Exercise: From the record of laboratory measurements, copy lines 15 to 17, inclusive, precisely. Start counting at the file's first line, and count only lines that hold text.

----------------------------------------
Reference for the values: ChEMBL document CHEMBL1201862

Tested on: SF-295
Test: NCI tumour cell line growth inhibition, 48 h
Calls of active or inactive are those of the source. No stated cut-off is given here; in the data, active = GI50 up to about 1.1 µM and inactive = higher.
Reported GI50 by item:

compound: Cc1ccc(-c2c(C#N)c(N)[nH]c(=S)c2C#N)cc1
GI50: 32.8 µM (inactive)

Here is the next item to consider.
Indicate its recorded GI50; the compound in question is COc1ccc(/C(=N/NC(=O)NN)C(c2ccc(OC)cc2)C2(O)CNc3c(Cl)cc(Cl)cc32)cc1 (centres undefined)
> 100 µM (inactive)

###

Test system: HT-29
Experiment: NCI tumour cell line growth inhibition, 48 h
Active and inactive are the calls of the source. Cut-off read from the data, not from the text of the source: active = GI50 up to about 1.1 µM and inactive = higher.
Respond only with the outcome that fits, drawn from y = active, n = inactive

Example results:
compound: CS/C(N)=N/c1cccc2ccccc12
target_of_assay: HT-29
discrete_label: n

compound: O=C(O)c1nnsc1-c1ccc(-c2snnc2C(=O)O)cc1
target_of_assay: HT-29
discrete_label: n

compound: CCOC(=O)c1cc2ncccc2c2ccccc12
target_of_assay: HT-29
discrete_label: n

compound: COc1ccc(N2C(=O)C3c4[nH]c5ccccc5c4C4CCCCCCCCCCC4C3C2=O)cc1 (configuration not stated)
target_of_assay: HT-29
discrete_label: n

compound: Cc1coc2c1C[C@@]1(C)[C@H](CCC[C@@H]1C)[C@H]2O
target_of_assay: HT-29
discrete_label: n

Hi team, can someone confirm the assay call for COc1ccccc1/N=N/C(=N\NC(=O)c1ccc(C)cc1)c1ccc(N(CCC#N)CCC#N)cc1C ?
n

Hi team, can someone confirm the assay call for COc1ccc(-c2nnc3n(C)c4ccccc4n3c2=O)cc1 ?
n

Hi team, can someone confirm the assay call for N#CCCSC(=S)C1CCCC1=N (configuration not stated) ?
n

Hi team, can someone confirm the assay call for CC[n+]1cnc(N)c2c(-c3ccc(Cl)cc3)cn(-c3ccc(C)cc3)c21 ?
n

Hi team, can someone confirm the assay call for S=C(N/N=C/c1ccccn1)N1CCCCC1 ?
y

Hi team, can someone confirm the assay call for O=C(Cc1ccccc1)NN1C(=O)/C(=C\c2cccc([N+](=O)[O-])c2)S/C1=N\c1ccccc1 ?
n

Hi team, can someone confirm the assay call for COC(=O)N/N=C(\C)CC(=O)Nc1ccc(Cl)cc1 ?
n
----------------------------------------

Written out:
Respond only with the outcome that fits, drawn from y = active, n = inactive

Example results:
compound: CS/C(N)=N/c1cccc2ccccc12